Field of Science

Psychologists are the least religious of American Professors

Fifty percent of professors of psychology at US universities and colleges do not believe in any god, and another 11% are agnostic. That makes them the least religious of a pretty heathen bunch.

The data come from Politics of the American Professoriate study, a survey carried out in the spring of 2006 and published yesterday in the journal Sociology of Religion. The researchers, Neil Gross of the University of British Columbia and Solon Simmons of George Mason University, surveyed nearly 1500 full-time college and university professors teaching in U.S. institutions.

The results are reminiscent of a 2007 survey which found that psychiatrists were the least religious of physicians. It seems that there's something about studying how the mind works that makes people skeptical of the God delusion!

Gross and Simmons looked into the link between academic field and religion in some detail. Here's what they concluded

With other factors controlled, biologists and psychologists—relative to professors outside the top 20 fields—are less likely to believe in God and less likely to hold traditional views of the Bible; professors of communications, English, and history are less likely to hold traditional views of the Bible; sociologists are less likely to have a traditionalistic religious orientation overall; and professors of accounting, finance, and nursing tend to be more religious.

Lord knows why mechanical engineers are so irreligious!

Another factor that separates nonreligious professors from the religious is whether they actively engage in research, or just teach.
Those who are oriented primarily toward research are less likely to believe in God, less likely to have a traditionalistic view of the Bible, less likely to attend religious services, more likely to describe their overall religious orientation as "not religious," and less likely to consider themselves spiritual persons.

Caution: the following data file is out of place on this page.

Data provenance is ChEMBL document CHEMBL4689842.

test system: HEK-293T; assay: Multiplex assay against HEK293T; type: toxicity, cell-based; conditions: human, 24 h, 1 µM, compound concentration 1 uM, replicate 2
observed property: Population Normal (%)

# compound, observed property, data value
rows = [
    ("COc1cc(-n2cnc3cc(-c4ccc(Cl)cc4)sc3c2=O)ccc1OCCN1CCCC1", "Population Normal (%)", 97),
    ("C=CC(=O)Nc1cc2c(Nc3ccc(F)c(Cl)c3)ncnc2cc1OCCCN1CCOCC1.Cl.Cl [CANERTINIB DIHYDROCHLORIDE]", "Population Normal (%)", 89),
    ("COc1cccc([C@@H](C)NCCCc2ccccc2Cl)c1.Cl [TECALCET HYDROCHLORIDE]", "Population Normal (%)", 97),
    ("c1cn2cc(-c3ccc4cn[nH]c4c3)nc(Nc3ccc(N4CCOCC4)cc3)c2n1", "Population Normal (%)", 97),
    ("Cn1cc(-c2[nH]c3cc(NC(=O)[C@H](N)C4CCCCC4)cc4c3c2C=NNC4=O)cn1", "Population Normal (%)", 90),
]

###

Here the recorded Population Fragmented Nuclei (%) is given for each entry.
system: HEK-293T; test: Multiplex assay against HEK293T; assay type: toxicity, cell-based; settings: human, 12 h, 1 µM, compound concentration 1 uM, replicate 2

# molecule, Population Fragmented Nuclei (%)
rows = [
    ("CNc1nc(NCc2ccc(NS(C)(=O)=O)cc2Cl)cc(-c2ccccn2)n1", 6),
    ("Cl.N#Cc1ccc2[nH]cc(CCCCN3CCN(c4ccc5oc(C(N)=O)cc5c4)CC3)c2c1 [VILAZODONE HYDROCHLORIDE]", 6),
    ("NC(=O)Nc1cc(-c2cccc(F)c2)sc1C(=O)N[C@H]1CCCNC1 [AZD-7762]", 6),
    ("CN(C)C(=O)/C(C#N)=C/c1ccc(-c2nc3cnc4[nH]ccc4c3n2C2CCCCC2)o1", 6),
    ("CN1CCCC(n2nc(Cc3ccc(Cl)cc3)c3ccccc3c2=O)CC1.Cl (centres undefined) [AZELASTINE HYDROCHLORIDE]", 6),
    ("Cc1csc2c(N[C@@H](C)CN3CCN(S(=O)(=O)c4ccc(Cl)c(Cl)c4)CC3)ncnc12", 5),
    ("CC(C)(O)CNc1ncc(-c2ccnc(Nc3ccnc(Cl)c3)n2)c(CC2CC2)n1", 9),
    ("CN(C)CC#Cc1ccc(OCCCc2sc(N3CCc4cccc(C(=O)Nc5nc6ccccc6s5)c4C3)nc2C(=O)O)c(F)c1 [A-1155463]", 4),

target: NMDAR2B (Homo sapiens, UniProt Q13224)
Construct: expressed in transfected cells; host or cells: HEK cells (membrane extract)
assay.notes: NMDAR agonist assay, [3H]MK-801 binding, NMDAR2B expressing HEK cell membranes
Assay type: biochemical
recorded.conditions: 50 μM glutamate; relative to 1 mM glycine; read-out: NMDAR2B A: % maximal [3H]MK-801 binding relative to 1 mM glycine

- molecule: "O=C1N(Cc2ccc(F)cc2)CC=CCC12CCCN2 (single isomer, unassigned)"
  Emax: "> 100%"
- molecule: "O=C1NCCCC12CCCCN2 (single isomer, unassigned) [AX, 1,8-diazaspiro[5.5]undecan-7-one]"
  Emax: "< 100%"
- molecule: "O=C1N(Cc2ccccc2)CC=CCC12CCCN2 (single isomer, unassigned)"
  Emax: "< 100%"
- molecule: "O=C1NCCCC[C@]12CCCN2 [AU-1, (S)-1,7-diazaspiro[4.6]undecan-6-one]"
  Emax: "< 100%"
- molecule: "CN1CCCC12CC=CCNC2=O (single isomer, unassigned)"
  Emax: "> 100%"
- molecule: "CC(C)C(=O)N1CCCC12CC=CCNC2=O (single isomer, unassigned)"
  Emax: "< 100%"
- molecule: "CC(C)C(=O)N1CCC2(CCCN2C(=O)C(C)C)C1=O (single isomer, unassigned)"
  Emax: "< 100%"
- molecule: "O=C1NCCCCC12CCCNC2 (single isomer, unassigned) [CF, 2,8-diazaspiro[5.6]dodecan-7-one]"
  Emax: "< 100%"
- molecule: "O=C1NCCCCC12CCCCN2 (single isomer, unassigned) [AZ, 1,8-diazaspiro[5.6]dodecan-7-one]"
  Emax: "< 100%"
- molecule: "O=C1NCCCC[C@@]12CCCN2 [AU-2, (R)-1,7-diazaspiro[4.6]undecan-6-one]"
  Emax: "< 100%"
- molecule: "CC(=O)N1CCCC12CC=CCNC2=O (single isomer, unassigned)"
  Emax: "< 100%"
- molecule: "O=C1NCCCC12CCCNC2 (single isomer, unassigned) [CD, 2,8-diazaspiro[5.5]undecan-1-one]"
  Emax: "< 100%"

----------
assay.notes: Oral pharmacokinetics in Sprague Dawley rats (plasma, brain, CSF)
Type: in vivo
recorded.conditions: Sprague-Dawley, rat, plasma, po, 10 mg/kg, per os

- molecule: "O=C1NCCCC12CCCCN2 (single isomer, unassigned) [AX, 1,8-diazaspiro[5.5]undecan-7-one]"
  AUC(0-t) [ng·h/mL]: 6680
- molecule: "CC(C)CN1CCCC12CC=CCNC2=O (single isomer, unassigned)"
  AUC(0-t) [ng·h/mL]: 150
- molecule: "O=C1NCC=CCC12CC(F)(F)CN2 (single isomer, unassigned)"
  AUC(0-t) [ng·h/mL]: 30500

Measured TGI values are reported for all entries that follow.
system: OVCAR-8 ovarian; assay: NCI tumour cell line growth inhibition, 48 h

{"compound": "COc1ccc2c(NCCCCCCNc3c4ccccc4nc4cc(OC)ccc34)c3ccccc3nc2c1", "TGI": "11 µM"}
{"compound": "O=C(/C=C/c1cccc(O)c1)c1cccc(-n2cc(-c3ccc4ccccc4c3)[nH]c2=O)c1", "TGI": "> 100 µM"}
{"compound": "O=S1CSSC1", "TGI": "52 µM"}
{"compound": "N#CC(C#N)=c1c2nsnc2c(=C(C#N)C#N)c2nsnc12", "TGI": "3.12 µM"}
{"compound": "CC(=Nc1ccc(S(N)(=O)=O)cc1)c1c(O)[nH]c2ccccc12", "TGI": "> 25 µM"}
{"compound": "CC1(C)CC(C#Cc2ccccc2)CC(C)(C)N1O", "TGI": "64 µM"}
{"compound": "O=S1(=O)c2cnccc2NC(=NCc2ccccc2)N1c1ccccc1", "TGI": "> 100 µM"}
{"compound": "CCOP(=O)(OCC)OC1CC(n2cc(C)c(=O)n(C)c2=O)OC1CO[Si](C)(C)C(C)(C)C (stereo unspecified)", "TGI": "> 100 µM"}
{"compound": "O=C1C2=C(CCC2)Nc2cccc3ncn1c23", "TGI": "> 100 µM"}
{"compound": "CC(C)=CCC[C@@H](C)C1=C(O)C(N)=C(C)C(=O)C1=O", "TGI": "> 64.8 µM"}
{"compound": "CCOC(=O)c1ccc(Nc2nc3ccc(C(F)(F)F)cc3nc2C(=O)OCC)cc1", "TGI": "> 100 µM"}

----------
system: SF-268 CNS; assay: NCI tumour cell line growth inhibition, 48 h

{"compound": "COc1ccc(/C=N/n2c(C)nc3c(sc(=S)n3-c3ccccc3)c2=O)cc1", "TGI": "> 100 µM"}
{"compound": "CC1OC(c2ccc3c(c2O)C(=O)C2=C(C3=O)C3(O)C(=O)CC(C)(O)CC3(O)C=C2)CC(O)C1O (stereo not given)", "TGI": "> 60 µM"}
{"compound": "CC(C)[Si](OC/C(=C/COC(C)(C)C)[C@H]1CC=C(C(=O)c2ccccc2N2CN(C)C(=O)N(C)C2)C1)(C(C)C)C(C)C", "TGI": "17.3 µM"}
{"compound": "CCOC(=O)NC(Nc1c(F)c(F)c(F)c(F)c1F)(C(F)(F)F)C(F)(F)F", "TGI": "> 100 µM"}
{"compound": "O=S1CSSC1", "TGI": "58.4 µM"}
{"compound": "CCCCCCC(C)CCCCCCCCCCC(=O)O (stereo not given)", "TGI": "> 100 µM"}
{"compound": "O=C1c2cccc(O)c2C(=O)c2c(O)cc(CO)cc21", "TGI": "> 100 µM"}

That might either be because they consciously reject religion as a result of their commitment to science, or it might be because religious people choose other careers.

Regardless, one thing this survey does is further demonstrate that academics are less religious than the general population. Overall, 9.8% said they don't believe in any god, and 13.1% said they didn't know.

Which is about three times the proportion of atheists and 'don't knows' as found in the general population!

Gross, N., & Simmons, S. (2009). The Religiosity of American College and University Professors Sociology of Religion DOI: 10.1093/socrel/srp026

Curlin, F., Odell, S., Lawrence, R., Chin, M., Lantos, J., Meador, K., & Koenig, H. (2007). The Relationship Between Psychiatry and Religion Among U.S. Physicians Psychiatric Services, 58 (9), 1193-1198 DOI: 10.1176/

Creative Commons LicenseThis work by Tom Rees is licensed under a Creative Commons Attribution-Share Alike 2.0 UK: England & Wales License.


  1. I'd be very curious to know the numbers for philosophy lecturers. It certainly seems to me that outside of religious universities, theist philosophers are very rare indeed. So much so that meeting one is something noteworthy. I would certainly hazard that philosophers should turn out to be even less religious than psychologists - unless those denominational universities manage to lift the numbers of the religious.

    As for engineers, I have no idea why they are as irreligious as they are, I do know that one of the most vociferously atheist people I know is an engineer (he thinks my own stance is wishy-washy because I see a difference between superstition and religion). But that would be mere anecdote...

  2. What's really unnerving is that there are *no* reporting professors of elementary education that are not believers... at least not enough to show up on this graph. So much for separation of church and state.

  3. I have met maybe three explicitly theist philosophy professors in thirty years. And one of them was insane (used to exorcise his students).

    But I have met many who held to a view that was "higher power" style theism; maybe 20%

  4. It's a bit odd that they missed out philosophers, and also professors of medicine. No explanation given.

  5. My subjective perception is that believers are rare in both physics and philosophy departments, so I echo previous comments that it would be interesting to have that data.

  6. Good to know that nearly all elementary educators are religious. Keep those children devout, before they even know what they're talking about.

  7. Why are there a significant number of mechanical engineers that do not believe in God while so many electrical engineers seem to believe in a God? Does mechanical engineering attract free thinkers who are likely to become atheists, or is the mechanical engineering curriculum encouraging the type of thinking that results in eventual de-conversion?

  8. Professors are not representative of the population at large because most religious people would either avoid such a profession or be discriminated against by universities and kept out.

    I'm not surprised that shrinks are the least religious MDs as most of them are a bit nutty to say the least.

  9. An education in human behavior (psychology) obviously opens ones eyes as to how ridiculous religion actually is.


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